I went six days with no food, five days with no fluids (except for the water I had to drink during the NG tube insertions). I was in the post-surgical unit, and every early morning the surgical squad doc and resident came to check on me. There were more x-rays, a CT scan, and some explanations. I had never known anyone with a bowel obstruction, so was under the impression a bowel obstruction must be the result of wolfing down too many burritos, or some immovable combo of foods. Wrong. It’s from scar tissue, in my case from a huge messy case of burst appendix and subsequent peritonitis when I was 17, plus 27 rounds of radiation to the abdomen and pelvis this year. The scar tissue adheres to other scar tissue, and boom, nothing can go through. So the “nothing by mouth” is to achieve complete bowel rest so the adhesions can go back to where they were. So every time the surgical squad came to visit, it was to see if they could avoid surgery. Surgery just makes more scar tissue. And I don’t want more surgery.

So when this arrived on Tuesday night, I was ecstatic:

And this had me practically dancing:

NG tube out! So I progressed from clear liquids, to opaque liquids, to soft bland diet, to solid diet, no choices or filling out the meal selection sheets or anything, but it was food.

The dietitian came to talk to me about my new low-residue (low fibre) diet, which I swear she said I had to follow for two weeks, then gradually add stuff back. No seeds, no skins, no nuts. Sounds very simple, but the more I read, the more restrictive it is. And it doesn’t sound like I get to add stuff back. I’m seeing my radiation oncologist on Friday, and have a long list of questions ready. For now, it’s white bread, Saltines, yogurt, cheese, peanut butter, chicken, fish, tender meat, only cooked certain vegetables, and cooked soft, no raw veg, no lettuce, berries, apples, no tomatoes, salsa, tortilla chips, and so on. I tortured myself today by watching three Jamie’s 15-Minute Meals shows today—I love them—and there wasn’t a single dish I could make without major substitutions that would kill the point of the food.

Food is very important to me. I’m dreading this appointment on Friday.

This was waiting for me when I got home from hospital:

Faces courtesy of Mika and Aleks.

And these, plus the sunflowers on the front step, and lots of other balloons
on the walls and ceiling, as well as paper garlands,
were courtesy of Tessa!

Crappy news #1

I went to the Lymphedema Clinic at Princess Margaret August 23 to get the swelling in my feet and ankles looked at and rule out lymphedema. I have been having peripheral neuropathy in hands and feet, hand and foot syndrome pain, the summer has been a hot one, I had three kids and had ankle swelling with all three, so I wasn’t worried about lymphedema. I have it in my right arm, hand and trunk as a result of having all my axilla lymph nodes removed back in 2014 with my breast cancer, but this time around I only had two sentinel lymph nodes removed for biopsy.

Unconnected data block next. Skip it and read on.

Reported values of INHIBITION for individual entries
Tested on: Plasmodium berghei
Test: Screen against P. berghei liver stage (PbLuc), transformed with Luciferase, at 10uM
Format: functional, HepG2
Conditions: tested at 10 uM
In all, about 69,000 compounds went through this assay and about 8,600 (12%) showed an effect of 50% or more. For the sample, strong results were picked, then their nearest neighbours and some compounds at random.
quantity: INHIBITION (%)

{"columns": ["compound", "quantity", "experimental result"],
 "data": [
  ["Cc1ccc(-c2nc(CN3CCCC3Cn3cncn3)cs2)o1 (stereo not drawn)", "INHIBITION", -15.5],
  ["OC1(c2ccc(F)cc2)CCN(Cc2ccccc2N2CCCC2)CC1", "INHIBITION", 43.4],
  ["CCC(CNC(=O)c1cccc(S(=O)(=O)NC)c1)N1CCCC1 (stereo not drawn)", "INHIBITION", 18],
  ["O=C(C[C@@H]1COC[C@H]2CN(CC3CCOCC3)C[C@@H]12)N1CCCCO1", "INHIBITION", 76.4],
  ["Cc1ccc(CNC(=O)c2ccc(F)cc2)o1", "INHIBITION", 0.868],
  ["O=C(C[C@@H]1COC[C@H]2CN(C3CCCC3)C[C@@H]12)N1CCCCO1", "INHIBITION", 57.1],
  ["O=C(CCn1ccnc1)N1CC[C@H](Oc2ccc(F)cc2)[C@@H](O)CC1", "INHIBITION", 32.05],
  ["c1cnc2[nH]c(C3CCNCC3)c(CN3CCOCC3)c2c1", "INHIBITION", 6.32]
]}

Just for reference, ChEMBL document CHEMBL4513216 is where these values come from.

I will spare you the blow-by-blow account of the examination, measuring and conversation, but all of a sudden I was being told about Coban bandaging, compression garments, compression hose—wait! It’s like you’re talking like I have lymphedema IN MY LEGS!! The therapist looked confused—like I didn’t know I had lymphedema in both legs. I didn’t—I was there to rule OUT lymphedema, not be told how to manage it.

I cried in the appointment, I cried in the car all the way home, I cried more at home. Both legs. I couldn’t comprehend it.

I was scheduled for a doppler ultrasound of both legs two days later to rule out blood clots, then I would have Coban bandaging of both legs, from toes to upper thigh, for six to eight weeks to get rid of as much excess lymph fluid as possible. The bandaging would be done in-home at first by a nurse, then I would go to a community health clinic every three or four days for bandaging.

I couldn’t believe it.

Chemo N°6 still on hold

So, no chemo yesterday. My platelets are still tanked.

They were 70 when I had bloodwork for my sixth chemo. My doc said no, come back next week for repeat bloodwork and we’ll see where you are. Well where I was was 85. I thought “at least I’m going in the right direction” and my doc said “no chemo.”

She said I could wait another two weeks and we’ll check the levels again. I was unhappy, and she said there’s another option—we could just skip the last chemo and I will be finished with treatment. Ha! I was asking her at my last appointment if I could have an additional round of chemotherapy because of these delays, so there’s no way I’m going to cut and run. I want every last bit of the poison prescribed to me.